In 1990, Pulp released a single called 'Countdown' - an amazing song, bursting with the terror-drunk disco twistedness which characterises their best work. At the time, Jarvis said it was about how everyone's life counts down towards a single defining moment, after which things never get any better. Watching 100,000 people sing along to 'Common People' at Glastonbury this year, you couldn't help but wonder if this might be his 'Countdown'.

A squint into the middle distance. Another fag. A pause: "It's only possible to say with hindsight. But you might be right," comes the response. "Because it did seem fated in certain ways. We weren't playing any festivals this year, and then The Stone Roses pulled out. Plus we'd written 'Sorted For E's And Wizz' just in time for the show, after I went to Spike Island to see The Stone Roses' big moment. There was this dealer going round, just shouting that phrase again and again."

The Daily Mirror, on discovering that the CD booklet of 'Sorted' features extensive diagrams showing you how to make a drugs wrap, ran a cover story saying 'BAN THIS SICK STUNT'. Are you sick in the head, Jarvis?

"Well... evidently! It was the day after my birthday (his 33rd). When those kind of people take an interest in you, it's quite bad. They're very immoral. They rang up a bloke whose son had died at a rave a few weeks earlier and they're not offering sympathy, they just want a quote. Obviously he's going to say it's terrible because anything that reminds him of the way his son died is going to upset him. It was a horror story to be brought into the tabloid world. But it sold us loads of records. The single was originally going to be sold in a wrap, but that proved too costly, so we thought we'd stick to origami. I don't agree with putting severed babies' heads on records. That's too easy. But this seemed appropriate, because it's a record about drugs."

While other Sheffield pop acolytes of his generation, like The Human League and ABC, were enjoying their 'Countdowns', Jarvis's dreams of stardom were scuppered the day his mum got him a job in a fish market. "It's really not the kind of job you want as a sixteen year old who's desperate for a shag," admits Jarvis, "because even after you've gone home and had a bath, you still smell of fish."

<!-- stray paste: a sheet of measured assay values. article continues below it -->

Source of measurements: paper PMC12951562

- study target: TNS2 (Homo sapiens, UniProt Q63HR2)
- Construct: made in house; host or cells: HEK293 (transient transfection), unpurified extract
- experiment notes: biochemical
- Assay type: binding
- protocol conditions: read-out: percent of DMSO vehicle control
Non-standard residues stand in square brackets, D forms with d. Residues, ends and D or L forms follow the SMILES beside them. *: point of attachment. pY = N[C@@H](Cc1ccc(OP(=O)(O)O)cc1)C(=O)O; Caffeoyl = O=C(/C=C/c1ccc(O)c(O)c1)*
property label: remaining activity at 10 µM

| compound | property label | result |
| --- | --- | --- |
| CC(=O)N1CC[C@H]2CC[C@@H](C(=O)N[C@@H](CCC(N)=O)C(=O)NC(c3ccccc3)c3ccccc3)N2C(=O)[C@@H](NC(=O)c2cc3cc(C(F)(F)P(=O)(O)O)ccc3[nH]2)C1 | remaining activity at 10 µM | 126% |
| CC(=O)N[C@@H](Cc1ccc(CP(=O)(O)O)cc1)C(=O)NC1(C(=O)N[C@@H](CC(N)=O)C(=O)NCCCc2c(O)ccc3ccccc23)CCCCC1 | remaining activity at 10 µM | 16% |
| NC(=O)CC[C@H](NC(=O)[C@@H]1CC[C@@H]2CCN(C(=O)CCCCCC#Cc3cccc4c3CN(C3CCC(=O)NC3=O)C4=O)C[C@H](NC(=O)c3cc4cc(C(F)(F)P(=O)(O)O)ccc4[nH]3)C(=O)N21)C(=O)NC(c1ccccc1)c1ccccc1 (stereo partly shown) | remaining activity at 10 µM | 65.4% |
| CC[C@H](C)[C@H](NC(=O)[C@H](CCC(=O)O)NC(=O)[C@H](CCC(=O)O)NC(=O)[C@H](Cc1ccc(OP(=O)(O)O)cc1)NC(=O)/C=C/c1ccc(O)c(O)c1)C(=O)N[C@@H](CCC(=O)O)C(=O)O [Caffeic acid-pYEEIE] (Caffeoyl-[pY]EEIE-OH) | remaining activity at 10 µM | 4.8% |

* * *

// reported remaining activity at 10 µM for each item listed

It's hard to imagine arguably Britain's sexiest pop stars scrubbing crabs for a living... "Aye. Scrubbing crabs was a big part of my job. They'd come from Grimsby and Hull, in boxes packed with ice to keep them alive. I had to put them in a sink of hot water to scrub all the mud and crap off, and shove them in a boiler. They were usually dead by the time they got to the boiling stage. I must be the Pol Pot of the crab world. Still, it's a bit of a talent. I can dress a crab for you, if you want."

Thanks for the offer. I'll remember that.

"I know the bits to avoid. Dead man's fingers, they're called. They're those crescent-shaped grey bits beneath the gills. I know the difference between a male and a female too. The female's got a wider flap with what kind of looks like pubic hair around it, and the male's got a thinner flap which covers its sexual organs." Realising that he's mentioned crabs' sexual organs more than is strictly necessary, Jarvis changes tack: "I was quite good at that job actually. I used to say things like: 'Fancy a bit of tail end, love?' That's your tail end of cod, you see. Then people used to come in and say, 'Got any crabs on you, cock?'"

That's a bit rude. "Yeah, and that was the old women. They were the worst."

As the '80s gathered pace, Jarvis supplemented Pulp's Grand Plan with long stretches on the dole and a stint in an under-five's' special-needs centre. In his own eloquent words: "I had to help do this playgroup for kids with bits wrong with them. Like, they were quite a few that were deaf. They kept losing their hearing aids in the ball pool, so I had to dive into all these thousands of coloured balls and find them."

Soon after, in 1983, Pulp made their first album. Entitled 'It' (Pulp: 'It' - geddit? Like in church), it was an endearing collection of hugely idealised love songs like 'My Lighthouse' and 'Wishful Thinking' - wistful, timorous ramblings from a kitten-like, 20 year old Cocker. "I was just a kid really, so quite a bit of it was written while I was still as school. I mean, I was a virgin for a start."